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Trump case expected to head to the jury today; IN food banks concerned about draft Farm Bill; NH parents, educators urge veto of anti-LGBTQ+ bills; Study shows a precipitous drop in migratory fish populations, in US and worldwide.

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Actor Robert DeNiro joins Capitol Police officers to protest against Donald Trump at his New York hush money trial as both sides make closing arguments. And the Democratic Party moves to make sure President Biden will be on the ballot in Ohio.

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Smokey Bear thought only "you" could prevent forest fires, but decomposing mushrooms may also help, a Native American community in Oregon is achieving healthcare sovereignty, and Colorado farmers hope fast-maturing, drought-tolerant seeds will better handle climate change.

USDA Report: More Hungry Households in Washington

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Thursday, September 6, 2012   

SEATTLE - Not enough money to keep food on the table. That's the challenge for more than 15 percent of Washington households, according to new data from the agency responsible for federal food and nutrition programs.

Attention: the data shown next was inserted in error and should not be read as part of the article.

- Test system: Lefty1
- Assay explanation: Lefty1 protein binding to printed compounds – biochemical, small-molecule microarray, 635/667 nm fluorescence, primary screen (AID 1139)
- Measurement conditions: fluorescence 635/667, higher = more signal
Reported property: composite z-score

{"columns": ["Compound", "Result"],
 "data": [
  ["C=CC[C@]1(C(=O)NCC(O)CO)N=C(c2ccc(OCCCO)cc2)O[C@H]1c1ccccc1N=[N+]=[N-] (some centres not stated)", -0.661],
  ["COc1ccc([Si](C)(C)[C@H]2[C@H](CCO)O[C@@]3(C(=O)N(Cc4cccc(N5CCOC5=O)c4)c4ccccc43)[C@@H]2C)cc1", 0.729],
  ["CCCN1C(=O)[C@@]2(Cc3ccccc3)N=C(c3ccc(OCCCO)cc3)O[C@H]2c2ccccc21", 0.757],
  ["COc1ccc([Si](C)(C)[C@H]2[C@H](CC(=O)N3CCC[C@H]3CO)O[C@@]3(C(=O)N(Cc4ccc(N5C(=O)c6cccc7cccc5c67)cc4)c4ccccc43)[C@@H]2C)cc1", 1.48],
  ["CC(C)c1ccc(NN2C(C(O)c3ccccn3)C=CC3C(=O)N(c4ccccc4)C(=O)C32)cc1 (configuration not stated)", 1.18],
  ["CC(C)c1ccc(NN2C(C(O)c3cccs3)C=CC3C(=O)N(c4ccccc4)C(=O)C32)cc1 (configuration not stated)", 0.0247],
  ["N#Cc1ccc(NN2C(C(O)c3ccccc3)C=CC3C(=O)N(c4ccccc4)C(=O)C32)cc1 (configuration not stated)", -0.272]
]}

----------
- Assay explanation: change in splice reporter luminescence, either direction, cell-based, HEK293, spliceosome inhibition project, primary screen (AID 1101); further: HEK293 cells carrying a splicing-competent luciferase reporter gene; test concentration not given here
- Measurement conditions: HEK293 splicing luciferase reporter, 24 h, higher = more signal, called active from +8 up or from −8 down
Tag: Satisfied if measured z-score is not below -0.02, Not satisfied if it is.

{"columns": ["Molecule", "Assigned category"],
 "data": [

The U.S. Department of Agriculture says the number of Washington households considered "food insecure" has crept up since 2006, from slightly more than 11 percent to 15.4 percent.

Washington is tied with Florida, ranking 14th for its percentage of hungry households. Southern states make up most of the top 10.

Jim Weill, president of the Food Research and Action Center (FRAC), says hunger affects one large group in particular.

"Women are more likely to be on food stamps than men. They're single parents; often their wages are lower. As seniors, they're more likely to have lower incomes - so, interestingly, women generally support the program even more strongly than men."

More than 50 million Americans struggled with hunger in 2011, the USDA says, up more than 1 million from the previous year.

Meanwhile, Congress is considering cutting billions of dollars from the Supplemental Nutrition Assistance Program (SNAP), formerly known as food stamps. But a new poll from FRAC shows most Americans don't think that's a good idea. Weill says it might be because almost everyone knows someone who has needed the help.

"American families know what the food-stamp program is and what it does. Sometimes, the people who are attacking, it using false images of it, don't realize how many of their constituents are on the program."

Weill says only 10 percent of those polled strongly favored cutting the SNAP program, while 79 percent wanted the funding either kept the same or increased to address the problem of hunger. The poll was taken in late August.

FRAC poll details are online at frac.org. State-by-state food-insecurity numbers from the USDA are at ers.usda.gov.


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